Rating: 2 stars (out of five)
All bands are indebted to others from the past, but there are some who seem unavoidably linked to one particular influence. Interpol is one such case, as one can’t ever read more than about two lines of a review without hearing the name Joy Division pop up. They have been an integral band in the post-punk/new-wave revival of the 2000s, but while bands such as Franz Ferdinand and The Arctic Monkeys have leaned towards a danceable version of the latter, Interpol tries to stick firmly in the post-punk, Joy Division-esque sound.
The problem with this, though, is that, while they do sound like Joy Division, they don’t really sound like Joy Division. The comparisons are not terribly misguided, but Interpol simply lacks the sonic innovation, lyrical depth, and sheer originality of their forefathers. Joy Division was always intensely dramatic; yet Turn on the Bright Lights, Interpol’s widely-praised debut album, lacks sufficient dramatic heft–the critical failing. The album sounds too slight, too small, too superficial for its dark sound, and lead singer Paul Banks’s lyrics veer towards amateurish.
All of this contributes towards the listener wanting to experience Bright Lights as a poppier version of post-punk, but that goal is ruined by the utter lack of melody found on the album. Banks is trying to force a melody on songs like “Obstacle 1,” “Say Hello to the Angels,” and “Obstacle 2,” but there’s nothing there. Even a pretty ending, such as that of “Roland,” is ruined by the horribly muddled rest of the song. In short, Interpol are caught in no-man’s land, too tentative to approach the starkly dramatic heights of their idols but too nondescript and amelodic to produce something more casually enjoyable.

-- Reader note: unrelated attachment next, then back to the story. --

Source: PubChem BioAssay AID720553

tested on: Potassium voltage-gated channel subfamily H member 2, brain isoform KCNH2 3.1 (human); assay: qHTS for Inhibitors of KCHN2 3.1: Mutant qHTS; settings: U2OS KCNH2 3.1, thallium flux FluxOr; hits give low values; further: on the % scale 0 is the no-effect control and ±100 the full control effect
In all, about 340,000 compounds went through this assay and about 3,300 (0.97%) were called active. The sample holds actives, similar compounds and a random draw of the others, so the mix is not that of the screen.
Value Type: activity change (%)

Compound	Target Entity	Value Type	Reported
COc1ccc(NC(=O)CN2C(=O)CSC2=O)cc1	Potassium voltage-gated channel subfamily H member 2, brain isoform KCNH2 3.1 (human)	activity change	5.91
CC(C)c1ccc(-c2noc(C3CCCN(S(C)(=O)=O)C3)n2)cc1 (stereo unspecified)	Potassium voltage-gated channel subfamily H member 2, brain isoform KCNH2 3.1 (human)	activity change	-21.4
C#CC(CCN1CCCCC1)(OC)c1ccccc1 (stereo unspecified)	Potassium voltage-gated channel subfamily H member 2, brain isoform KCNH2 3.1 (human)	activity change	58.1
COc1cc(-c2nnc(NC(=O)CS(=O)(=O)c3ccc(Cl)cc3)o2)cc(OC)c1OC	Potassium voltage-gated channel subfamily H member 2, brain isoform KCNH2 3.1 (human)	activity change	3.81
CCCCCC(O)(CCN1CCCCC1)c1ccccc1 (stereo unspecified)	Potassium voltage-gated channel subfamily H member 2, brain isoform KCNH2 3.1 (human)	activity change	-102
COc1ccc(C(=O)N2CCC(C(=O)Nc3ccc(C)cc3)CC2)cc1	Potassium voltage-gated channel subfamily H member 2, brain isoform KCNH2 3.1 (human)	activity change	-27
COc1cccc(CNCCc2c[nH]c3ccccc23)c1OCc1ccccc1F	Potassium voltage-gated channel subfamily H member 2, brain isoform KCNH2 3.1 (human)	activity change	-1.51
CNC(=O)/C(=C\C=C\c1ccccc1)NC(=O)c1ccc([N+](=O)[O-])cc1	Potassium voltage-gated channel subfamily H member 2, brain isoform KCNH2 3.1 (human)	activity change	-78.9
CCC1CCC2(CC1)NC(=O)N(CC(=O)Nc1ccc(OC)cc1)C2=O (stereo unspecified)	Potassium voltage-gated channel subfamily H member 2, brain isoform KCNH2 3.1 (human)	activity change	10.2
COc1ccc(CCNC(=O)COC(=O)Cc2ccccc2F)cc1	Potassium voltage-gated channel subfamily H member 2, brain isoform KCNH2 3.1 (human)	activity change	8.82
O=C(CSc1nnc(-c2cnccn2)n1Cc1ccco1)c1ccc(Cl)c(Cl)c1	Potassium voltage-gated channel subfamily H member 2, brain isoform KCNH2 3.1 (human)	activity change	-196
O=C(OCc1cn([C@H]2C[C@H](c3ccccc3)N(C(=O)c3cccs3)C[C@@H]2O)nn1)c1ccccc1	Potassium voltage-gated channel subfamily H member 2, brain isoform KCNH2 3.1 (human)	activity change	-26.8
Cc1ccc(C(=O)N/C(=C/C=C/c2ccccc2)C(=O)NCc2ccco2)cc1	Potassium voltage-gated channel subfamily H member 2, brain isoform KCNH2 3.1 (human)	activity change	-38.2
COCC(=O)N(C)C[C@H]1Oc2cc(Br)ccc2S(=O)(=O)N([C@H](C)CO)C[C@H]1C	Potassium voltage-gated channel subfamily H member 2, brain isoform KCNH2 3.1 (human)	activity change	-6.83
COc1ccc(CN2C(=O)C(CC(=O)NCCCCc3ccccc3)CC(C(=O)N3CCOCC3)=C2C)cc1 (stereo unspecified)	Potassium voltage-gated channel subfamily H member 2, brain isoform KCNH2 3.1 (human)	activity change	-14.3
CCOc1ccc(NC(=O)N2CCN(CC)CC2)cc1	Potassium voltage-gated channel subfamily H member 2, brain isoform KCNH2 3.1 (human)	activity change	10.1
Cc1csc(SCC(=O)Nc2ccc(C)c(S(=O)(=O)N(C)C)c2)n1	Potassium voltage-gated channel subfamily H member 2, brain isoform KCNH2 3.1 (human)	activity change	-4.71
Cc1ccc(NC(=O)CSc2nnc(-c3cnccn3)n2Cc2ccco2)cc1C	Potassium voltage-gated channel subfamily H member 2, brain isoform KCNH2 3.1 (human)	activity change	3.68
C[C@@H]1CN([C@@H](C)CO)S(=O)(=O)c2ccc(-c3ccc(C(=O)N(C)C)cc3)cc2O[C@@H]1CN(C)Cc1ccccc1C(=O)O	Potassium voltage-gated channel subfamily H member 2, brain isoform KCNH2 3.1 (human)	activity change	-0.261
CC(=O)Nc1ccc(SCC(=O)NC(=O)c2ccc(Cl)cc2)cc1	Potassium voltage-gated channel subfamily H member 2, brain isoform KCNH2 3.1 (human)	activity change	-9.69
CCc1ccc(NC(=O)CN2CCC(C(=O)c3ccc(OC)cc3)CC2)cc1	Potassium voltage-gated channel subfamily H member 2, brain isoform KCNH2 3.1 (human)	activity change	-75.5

Though Interpol’s sound is suitably “dark,” it’s not foreboding and overwhelming the way Joy Division’s is. One reason for this difference, perhaps, lies in the efforts of Banks and fellow guitarist Daniel Kessler. The beginning of opener “Untitled” sounds like Explosions in the Sky; at other times (“PDA”) the guitar parts recall Coldplay. In other words, the icy, oppressive, spacious style of JD’s Bernard Albrecht gets pushed aside in favor of more modern styles that don’t fit the rest of the band’s sound. It’s this critical distinction that is partially responsible for the insignificant feel of too much of the album.
The most frustrating track is “NYC,” which starts off pretty but is soon muddled behind a weak chorus too often repeated, poor and incomplete lyrics, and an overall feeling that we don’t need to take the song seriously enough. Banks’s lyrics in particular grate; he claims that he’s tired of being lonely, yet someone who did everything for him did not impress him. Such a seeming contradiction might be possible to understand with more explanation; but otherwise, we’re simply left confused.
I couldn’t ever shake that feeling with Turn on the Bright Lights that, by sometime around the eighth song, it all started to blur together—similarly amelodic songs, with a vague undercurrent of darkness but no distinction or muscle. Interpol simply doesn’t possess the musical originality to make up for its other flaws.